Too bad, because I do like their choice of colours, and the colour does not fade in the sun like some other brands. My favourite is the dark brown as it looks like wet earth so I think the most natural looking. I also like the size of their bags, big enough but not too heavy for me to load, unload and carry from my van to my gardens.
If anyone can recommend an alternative (weed free) brand (available here in Ottawa) for me to use and recommend to my clients, please let me know! I do use a lot of mulch in a season!
The cool, wet weather we had last week was great for weeding gardens. Without removing the whole root system of the weeds, they will quickly return to spoil your gardens. After a hard rain, it is much easier to remove the weed roots intact…
A well-mulched garden also makes it easier to remove weed roots intact. Weed roots growing in soil seem to resist removal, often breaking off in the soil, leaving pieces of the root behind to continue growing. When growing in mulch, the weed roots come out intact with much less effort.
Fallen leaves make great mulch and compost for your garden, protecting your perennials as well as improving the condition of your garden soil. Instead of raking the leaves up and taking them to the curb in lawn waste bags, consider using them to your advantage this fall.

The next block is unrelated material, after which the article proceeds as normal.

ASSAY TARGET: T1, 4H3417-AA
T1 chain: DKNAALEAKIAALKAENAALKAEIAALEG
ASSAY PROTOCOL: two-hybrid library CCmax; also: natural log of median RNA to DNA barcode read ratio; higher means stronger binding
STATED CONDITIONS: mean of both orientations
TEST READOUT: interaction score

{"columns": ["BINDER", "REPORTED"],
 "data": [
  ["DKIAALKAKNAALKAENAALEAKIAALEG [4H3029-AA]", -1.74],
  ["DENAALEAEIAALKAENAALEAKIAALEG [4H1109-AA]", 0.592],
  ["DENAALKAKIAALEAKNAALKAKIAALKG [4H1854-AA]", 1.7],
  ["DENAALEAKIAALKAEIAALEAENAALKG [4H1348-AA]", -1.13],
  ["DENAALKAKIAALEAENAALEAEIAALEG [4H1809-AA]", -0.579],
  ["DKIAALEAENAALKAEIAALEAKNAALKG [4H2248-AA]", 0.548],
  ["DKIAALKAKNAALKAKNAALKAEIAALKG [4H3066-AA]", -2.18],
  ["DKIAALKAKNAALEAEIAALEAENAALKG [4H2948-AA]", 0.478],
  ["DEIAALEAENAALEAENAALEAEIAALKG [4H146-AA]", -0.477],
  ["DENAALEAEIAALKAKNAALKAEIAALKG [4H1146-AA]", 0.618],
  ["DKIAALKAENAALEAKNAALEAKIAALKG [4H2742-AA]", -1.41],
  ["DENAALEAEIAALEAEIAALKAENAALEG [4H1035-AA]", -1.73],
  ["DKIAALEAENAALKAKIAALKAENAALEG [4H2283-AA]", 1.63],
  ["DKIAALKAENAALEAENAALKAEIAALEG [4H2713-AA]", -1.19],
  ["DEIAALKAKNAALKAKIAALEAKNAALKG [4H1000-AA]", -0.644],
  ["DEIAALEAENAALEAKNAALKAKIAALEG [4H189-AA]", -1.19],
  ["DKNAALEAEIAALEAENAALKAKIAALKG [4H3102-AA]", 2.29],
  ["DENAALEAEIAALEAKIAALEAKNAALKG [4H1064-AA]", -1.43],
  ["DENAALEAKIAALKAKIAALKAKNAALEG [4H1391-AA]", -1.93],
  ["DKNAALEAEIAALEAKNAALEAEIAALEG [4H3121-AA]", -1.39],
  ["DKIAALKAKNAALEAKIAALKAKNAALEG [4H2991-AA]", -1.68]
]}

If they are small leaves, simply rake or blow them into your garden around your perennials and shrubs, taking care not to bury the smaller plants. If the leaves are large, run them over with your lawn mower to shred them before adding them to your garden. Oak leaves especially should be shredded, as they are slow to decompose. You may have to spray the leaves with your hose once they are in the garden to keep them from blowing back onto your lawn.
In the garden, worms from the soil will draw the decomposing leaves into the soil, improving the condition of your soil, which in turn benefits your plants. Next spring you can bury the portions of leaves that have not decomposed in the garden, and marvel at how rich your soil is.
The leaves in the garden will also protect your perennials and shrubs, like a warm blanket, from the freezing and thawing cycles that do the most damage to garden plants. Roses especially benefit from a blanket of leaves around their crowns at the soil level.
Leaves should not be left on the lawn however, as they will smother the grass, ruining even the healthiest lawn.